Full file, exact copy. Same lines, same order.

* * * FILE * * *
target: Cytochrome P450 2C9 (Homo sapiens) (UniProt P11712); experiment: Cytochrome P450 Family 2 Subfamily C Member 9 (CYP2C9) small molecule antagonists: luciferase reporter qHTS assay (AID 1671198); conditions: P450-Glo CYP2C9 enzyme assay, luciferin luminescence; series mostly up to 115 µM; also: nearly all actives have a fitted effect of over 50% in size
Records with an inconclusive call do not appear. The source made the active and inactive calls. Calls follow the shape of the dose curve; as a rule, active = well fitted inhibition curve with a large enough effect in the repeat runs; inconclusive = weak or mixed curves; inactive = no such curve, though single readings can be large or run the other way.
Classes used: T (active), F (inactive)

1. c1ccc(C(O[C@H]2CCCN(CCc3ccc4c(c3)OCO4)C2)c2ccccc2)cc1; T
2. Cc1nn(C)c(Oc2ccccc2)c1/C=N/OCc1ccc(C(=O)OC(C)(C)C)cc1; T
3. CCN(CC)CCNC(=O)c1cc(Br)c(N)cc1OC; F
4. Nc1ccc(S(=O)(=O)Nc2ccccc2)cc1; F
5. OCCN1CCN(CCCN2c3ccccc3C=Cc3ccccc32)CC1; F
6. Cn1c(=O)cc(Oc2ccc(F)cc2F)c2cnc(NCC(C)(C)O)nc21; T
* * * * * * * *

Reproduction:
target: Cytochrome P450 2C9 (Homo sapiens) (UniProt P11712); experiment: Cytochrome P450 Family 2 Subfamily C Member 9 (CYP2C9) small molecule antagonists: luciferase reporter qHTS assay (AID 1671198); conditions: P450-Glo CYP2C9 enzyme assay, luciferin luminescence; series mostly up to 115 µM; also: nearly all actives have a fitted effect of over 50% in size
Records with an inconclusive call do not appear. The source made the active and inactive calls. Calls follow the shape of the dose curve; as a rule, active = well fitted inhibition curve with a large enough effect in the repeat runs; inconclusive = weak or mixed curves; inactive = no such curve, though single readings can be large or run the other way.
Classes used: T (active), F (inactive)

1. c1ccc(C(O[C@H]2CCCN(CCc3ccc4c(c3)OCO4)C2)c2ccccc2)cc1; T
2. Cc1nn(C)c(Oc2ccccc2)c1/C=N/OCc1ccc(C(=O)OC(C)(C)C)cc1; T
3. CCN(CC)CCNC(=O)c1cc(Br)c(N)cc1OC; F
4. Nc1ccc(S(=O)(=O)Nc2ccccc2)cc1; F
5. OCCN1CCN(CCCN2c3ccccc3C=Cc3ccccc32)CC1; F
6. Cn1c(=O)cc(Oc2ccc(F)cc2F)c2cnc(NCC(C)(C)O)nc21; T